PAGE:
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FACTBOX — Women’s rights in the Arab world

November 23, 2013 Comments off

FACTBOX — Women’s rights in the Arab world
Source: Thompson Reuters

Egypt is the worst country for women in the Arab world, closely followed by Iraq, Saudi Arabia, Syria and Yemen, according to gender experts surveyed in a Thomson Reuters Foundation poll released on Tuesday.

Comoros, Oman, Kuwait, Jordan and Qatar came top of the survey, which assessed 22 Arab states on violence against women, reproductive rights, treatment of women within the family, their integration into society and attitudes towards a woman’s role in politics and the economy.

The results were drawn from answers from 336 gender experts invited to participate in an online survey by the foundation, the philanthropic arm of the news and information company Thomson Reuters, in August and September.

+ Complete poll results

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Country Specific Information: Comoros

May 29, 2011 Comments off

Country Specific Information: Comoros
Source: U.S. Department of State

May 24, 2011

COUNTRY DESCRIPTION: The Union of the Comoros is a developing nation located in the Indian Ocean off the east coast of Africa. Comoros consists of three islands, Ngazidja (also known as Grand Comore), Moheli, and Anjouan, that are spread across an area of about 900 square miles. Ngazidja is home to the capital city, Moroni, and is the most developed of the three islands. Facilities for tourism are limited and telecommunication links are unreliable. French, Arabic, Swahili, and Comoran are spoken. A fourth island, Mayotte, officially changed status from a French “collectivity” to an actual French Department in March 2011. The U.S. Embassy in Antananarivo, Madagascar handles consular issues arising in both Comoros and Mayotte. Read the Department of State Background Notes on the Union of Comoros for additional information.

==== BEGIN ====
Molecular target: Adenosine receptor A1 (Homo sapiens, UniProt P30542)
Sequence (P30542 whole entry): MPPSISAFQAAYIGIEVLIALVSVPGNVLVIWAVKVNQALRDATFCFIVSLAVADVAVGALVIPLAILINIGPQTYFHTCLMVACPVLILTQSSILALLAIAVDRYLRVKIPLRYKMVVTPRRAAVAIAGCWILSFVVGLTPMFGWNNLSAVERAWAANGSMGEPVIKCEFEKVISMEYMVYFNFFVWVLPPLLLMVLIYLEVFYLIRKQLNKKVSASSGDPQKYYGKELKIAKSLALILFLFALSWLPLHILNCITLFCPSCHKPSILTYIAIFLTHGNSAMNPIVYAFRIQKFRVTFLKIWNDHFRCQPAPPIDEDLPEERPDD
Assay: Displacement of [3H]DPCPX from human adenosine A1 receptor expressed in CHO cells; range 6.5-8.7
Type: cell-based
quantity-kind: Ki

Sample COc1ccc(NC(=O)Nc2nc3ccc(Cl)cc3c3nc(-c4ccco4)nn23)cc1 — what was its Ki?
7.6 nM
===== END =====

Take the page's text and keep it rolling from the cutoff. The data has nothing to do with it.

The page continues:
State Department Background Notes — Union of the Comoros

March 13, 2011 Comments off

State Department Background Notes — Union of the Comoros
Source: U.S. Department of State

Until recently, Comoran politics were plagued by political instability and civil strife, with numerous coups and secession attempts since independence from France in 1975. The most recent secession attempt was on the island of Anjouan in 1997-1999, wherein rival factions on the island of Anjouan both wanted to secede but could not agree on whether to declare independence or to join France. This disagreement erupted into violence, which eventually spread to the other islands as well. It was partially in response to this that then-Colonel Assoumani Azali took over the national government in 1999 in a bloodless coup d’etat. In May 1999, Azali decreed a constitution that gave him both executive and legislative powers. When Azali took power, he had pledged to step down in 2000 and relinquish control to a democratically elected president. Instead, in 2001, Azali resigned from the military and ran as a civilian candidate for the national presidency. He was elected in 2002 in flawed but fair elections.

In June 2007, individual island elections on Grande Comore and Moheli were held on schedule, but on Anjouan, island governor Mohamed Bacar refused to step down, held a sham election, and declared himself Island Governor for another term. In March 2008, Comoran and African Union (AU) forces restored constitutional rule on Anjouan. A new election for island governor was held peacefully in June 2008.

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